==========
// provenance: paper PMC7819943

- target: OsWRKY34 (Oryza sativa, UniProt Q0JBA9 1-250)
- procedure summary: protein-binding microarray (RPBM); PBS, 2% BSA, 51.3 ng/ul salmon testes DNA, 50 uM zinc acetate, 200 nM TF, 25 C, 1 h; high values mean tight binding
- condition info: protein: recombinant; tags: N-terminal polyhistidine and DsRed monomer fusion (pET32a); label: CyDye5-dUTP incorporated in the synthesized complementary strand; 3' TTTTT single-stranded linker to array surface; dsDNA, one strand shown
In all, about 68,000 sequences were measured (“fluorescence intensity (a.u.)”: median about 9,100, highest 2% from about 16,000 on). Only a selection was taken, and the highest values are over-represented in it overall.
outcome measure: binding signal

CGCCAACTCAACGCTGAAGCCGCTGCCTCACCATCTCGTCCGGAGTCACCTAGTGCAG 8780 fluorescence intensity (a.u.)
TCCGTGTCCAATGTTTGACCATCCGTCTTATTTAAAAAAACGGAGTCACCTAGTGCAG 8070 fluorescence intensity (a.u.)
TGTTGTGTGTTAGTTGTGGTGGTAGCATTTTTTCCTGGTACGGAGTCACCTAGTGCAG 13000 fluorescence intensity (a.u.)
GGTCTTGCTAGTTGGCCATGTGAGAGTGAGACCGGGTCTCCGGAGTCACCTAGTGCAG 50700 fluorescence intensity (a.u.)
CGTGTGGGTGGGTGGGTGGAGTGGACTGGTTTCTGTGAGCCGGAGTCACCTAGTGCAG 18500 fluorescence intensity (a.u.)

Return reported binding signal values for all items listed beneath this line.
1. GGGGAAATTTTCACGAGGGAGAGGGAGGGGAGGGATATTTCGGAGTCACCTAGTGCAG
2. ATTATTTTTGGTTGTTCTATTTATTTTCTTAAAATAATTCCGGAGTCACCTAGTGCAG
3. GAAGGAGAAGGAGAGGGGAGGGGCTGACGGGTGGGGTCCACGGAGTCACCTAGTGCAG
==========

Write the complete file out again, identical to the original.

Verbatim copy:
// provenance: paper PMC7819943

- target: OsWRKY34 (Oryza sativa, UniProt Q0JBA9 1-250)
- procedure summary: protein-binding microarray (RPBM); PBS, 2% BSA, 51.3 ng/ul salmon testes DNA, 50 uM zinc acetate, 200 nM TF, 25 C, 1 h; high values mean tight binding
- condition info: protein: recombinant; tags: N-terminal polyhistidine and DsRed monomer fusion (pET32a); label: CyDye5-dUTP incorporated in the synthesized complementary strand; 3' TTTTT single-stranded linker to array surface; dsDNA, one strand shown
In all, about 68,000 sequences were measured (“fluorescence intensity (a.u.)”: median about 9,100, highest 2% from about 16,000 on). Only a selection was taken, and the highest values are over-represented in it overall.
outcome measure: binding signal

CGCCAACTCAACGCTGAAGCCGCTGCCTCACCATCTCGTCCGGAGTCACCTAGTGCAG 8780 fluorescence intensity (a.u.)
TCCGTGTCCAATGTTTGACCATCCGTCTTATTTAAAAAAACGGAGTCACCTAGTGCAG 8070 fluorescence intensity (a.u.)
TGTTGTGTGTTAGTTGTGGTGGTAGCATTTTTTCCTGGTACGGAGTCACCTAGTGCAG 13000 fluorescence intensity (a.u.)
GGTCTTGCTAGTTGGCCATGTGAGAGTGAGACCGGGTCTCCGGAGTCACCTAGTGCAG 50700 fluorescence intensity (a.u.)
CGTGTGGGTGGGTGGGTGGAGTGGACTGGTTTCTGTGAGCCGGAGTCACCTAGTGCAG 18500 fluorescence intensity (a.u.)

Return reported binding signal values for all items listed beneath this line.
1. GGGGAAATTTTCACGAGGGAGAGGGAGGGGAGGGATATTTCGGAGTCACCTAGTGCAG
2. ATTATTTTTGGTTGTTCTATTTATTTTCTTAAAATAATTCCGGAGTCACCTAGTGCAG
3. GAAGGAGAAGGAGAGGGGAGGGGCTGACGGGTGGGGTCCACGGAGTCACCTAGTGCAG